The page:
CERN's Large Hadron Collider May Have Just Disproved the Existence of Ghosts

Friday, 24 February 2017 - 1:22PM
Weird Science
Physics
Friday, 24 February 2017 - 1:22PM
CERN's Large Hadron Collider May Have Just Disproved the Existence of Ghosts
Image credit: CERN
Even before Bill Murray and his friends broke into the scene with proton packs and a hit theme song, scientists have struggled to deal with the question of ghosts. However, physicist Brian Cox has some bad news for the alarmingly large section of the public that still believes in spooks: the LHC may have just disproved their existence.

Speaking on his BBC radio program The Infinite Monkey Cage, Cox, along with fellow physicist Neil DeGrasse Tyson, talked about the existence of ghosts, which Cox disputed by saying: 

Opening quote
"If we want some sort of pattern that carries information about our living cells to persist then we must specify precisely what medium carries that pattern and how it interacts with the matter particles out of which our bodies are made. We must, in other words, invent an extension to the Standard Model of Particle Physics that has escaped detection at the Large Hadron Collider. That's almost inconceivable at the energy scales typical of the particle interactions in our bodies."
Closing quote


To which Tyson then replied:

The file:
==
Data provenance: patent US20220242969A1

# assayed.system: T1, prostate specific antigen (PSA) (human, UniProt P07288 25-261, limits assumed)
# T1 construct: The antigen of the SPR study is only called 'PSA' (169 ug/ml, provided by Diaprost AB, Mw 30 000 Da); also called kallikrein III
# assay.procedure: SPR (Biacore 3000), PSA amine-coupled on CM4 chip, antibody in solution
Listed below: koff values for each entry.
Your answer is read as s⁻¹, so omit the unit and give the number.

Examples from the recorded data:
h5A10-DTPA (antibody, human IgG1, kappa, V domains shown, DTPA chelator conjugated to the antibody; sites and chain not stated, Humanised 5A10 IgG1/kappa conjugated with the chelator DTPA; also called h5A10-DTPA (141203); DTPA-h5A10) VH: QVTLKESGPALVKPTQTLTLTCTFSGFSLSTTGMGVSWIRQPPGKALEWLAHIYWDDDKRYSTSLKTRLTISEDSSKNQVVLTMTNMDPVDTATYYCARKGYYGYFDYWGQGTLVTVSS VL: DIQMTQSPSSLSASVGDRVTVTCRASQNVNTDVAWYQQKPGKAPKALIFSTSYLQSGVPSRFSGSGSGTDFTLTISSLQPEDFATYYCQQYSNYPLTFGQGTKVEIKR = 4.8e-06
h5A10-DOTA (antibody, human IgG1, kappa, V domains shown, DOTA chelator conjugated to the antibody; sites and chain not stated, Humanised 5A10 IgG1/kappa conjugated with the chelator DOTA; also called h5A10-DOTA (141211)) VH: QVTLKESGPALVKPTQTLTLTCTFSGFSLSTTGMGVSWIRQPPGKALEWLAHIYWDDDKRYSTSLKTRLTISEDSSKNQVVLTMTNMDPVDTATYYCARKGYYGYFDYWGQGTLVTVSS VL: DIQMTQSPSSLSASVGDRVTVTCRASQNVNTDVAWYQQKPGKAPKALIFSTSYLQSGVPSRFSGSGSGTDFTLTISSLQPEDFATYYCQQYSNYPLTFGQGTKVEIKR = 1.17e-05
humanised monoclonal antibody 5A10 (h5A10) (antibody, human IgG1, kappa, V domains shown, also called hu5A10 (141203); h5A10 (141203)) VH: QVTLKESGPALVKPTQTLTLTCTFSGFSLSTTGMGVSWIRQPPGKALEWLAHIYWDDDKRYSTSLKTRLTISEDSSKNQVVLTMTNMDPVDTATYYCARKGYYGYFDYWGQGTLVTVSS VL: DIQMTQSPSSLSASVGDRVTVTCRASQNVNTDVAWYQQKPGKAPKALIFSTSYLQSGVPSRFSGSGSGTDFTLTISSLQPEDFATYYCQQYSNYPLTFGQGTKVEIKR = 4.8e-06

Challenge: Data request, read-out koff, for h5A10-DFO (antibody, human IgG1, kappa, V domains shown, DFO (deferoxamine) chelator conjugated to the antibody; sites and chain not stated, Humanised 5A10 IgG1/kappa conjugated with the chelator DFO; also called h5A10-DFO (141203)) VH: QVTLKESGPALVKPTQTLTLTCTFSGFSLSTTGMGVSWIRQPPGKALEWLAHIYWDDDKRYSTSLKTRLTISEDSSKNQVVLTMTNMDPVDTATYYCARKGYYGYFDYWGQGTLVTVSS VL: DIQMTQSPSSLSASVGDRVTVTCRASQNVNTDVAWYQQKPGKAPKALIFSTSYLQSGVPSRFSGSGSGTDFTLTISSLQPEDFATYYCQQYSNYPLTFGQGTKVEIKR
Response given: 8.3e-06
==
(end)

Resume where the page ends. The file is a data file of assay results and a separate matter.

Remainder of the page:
Opening quote
"If I understand what you just declared, you just asserted that CERN, the European Center for Nuclear Research, disproved the existence of ghosts."
Closing quote


Cox then said simply, "Yes."

To briefly sum up, the Large Hadron Collider, or LHC, is the largest and most powerful particle accelerator in existence. Housed underneath the French-Swiss border in Europe, it contains two superconducting magnets and accelerating structures that help boost the energy of the particles the scientists are looking to study. The accelerator is used to produce two high-energy beams that travel close to the speed of light, make them collide, and then note the results.

So, what does any of this have to do with ghosts? Essentially, Cox's point is that the LHC is examining particles at such a small scale and in such detail that for any sort of paranormal energy to exist, by now it would have been detected. Since no evidence has been found for energy or particles that could carry human consciousness after death (like ectoplasm), his conclusion is simple: there's no scientific evidence for ghosts.

So sorry, Ghostbusters—it doesn't sound like your business model is viable.



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